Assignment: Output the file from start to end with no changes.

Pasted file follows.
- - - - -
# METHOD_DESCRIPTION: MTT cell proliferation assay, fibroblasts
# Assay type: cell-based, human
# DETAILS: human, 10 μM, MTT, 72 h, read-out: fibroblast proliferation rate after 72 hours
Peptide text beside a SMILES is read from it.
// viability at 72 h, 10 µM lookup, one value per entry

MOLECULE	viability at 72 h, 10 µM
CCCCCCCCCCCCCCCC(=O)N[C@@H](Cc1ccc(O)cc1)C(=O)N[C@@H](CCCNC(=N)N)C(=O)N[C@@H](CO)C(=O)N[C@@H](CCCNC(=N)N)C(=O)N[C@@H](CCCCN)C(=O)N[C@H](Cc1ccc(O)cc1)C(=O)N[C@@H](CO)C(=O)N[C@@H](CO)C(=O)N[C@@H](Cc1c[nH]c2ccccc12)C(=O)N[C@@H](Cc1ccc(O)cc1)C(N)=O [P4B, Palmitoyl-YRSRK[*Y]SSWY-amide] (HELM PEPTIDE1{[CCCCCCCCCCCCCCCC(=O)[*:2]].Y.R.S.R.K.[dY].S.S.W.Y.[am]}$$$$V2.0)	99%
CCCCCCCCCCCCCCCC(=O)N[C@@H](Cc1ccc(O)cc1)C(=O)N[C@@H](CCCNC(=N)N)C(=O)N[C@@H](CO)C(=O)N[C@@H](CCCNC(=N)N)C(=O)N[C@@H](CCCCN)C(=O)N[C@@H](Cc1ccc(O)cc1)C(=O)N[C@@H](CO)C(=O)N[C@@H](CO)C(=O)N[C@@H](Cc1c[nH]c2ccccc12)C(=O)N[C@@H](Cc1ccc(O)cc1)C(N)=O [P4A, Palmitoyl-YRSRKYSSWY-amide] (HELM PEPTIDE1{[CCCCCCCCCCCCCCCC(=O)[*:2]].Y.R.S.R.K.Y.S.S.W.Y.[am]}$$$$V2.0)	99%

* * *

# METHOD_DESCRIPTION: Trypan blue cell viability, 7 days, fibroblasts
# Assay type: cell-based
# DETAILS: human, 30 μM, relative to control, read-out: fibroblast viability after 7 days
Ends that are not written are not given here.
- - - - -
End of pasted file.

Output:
# METHOD_DESCRIPTION: MTT cell proliferation assay, fibroblasts
# Assay type: cell-based, human
# DETAILS: human, 10 μM, MTT, 72 h, read-out: fibroblast proliferation rate after 72 hours
Peptide text beside a SMILES is read from it.
// viability at 72 h, 10 µM lookup, one value per entry

MOLECULE	viability at 72 h, 10 µM
CCCCCCCCCCCCCCCC(=O)N[C@@H](Cc1ccc(O)cc1)C(=O)N[C@@H](CCCNC(=N)N)C(=O)N[C@@H](CO)C(=O)N[C@@H](CCCNC(=N)N)C(=O)N[C@@H](CCCCN)C(=O)N[C@H](Cc1ccc(O)cc1)C(=O)N[C@@H](CO)C(=O)N[C@@H](CO)C(=O)N[C@@H](Cc1c[nH]c2ccccc12)C(=O)N[C@@H](Cc1ccc(O)cc1)C(N)=O [P4B, Palmitoyl-YRSRK[*Y]SSWY-amide] (HELM PEPTIDE1{[CCCCCCCCCCCCCCCC(=O)[*:2]].Y.R.S.R.K.[dY].S.S.W.Y.[am]}$$$$V2.0)	99%
CCCCCCCCCCCCCCCC(=O)N[C@@H](Cc1ccc(O)cc1)C(=O)N[C@@H](CCCNC(=N)N)C(=O)N[C@@H](CO)C(=O)N[C@@H](CCCNC(=N)N)C(=O)N[C@@H](CCCCN)C(=O)N[C@@H](Cc1ccc(O)cc1)C(=O)N[C@@H](CO)C(=O)N[C@@H](CO)C(=O)N[C@@H](Cc1c[nH]c2ccccc12)C(=O)N[C@@H](Cc1ccc(O)cc1)C(N)=O [P4A, Palmitoyl-YRSRKYSSWY-amide] (HELM PEPTIDE1{[CCCCCCCCCCCCCCCC(=O)[*:2]].Y.R.S.R.K.Y.S.S.W.Y.[am]}$$$$V2.0)	99%

* * *

# METHOD_DESCRIPTION: Trypan blue cell viability, 7 days, fibroblasts
# Assay type: cell-based
# DETAILS: human, 30 μM, relative to control, read-out: fibroblast viability after 7 days
Ends that are not written are not given here.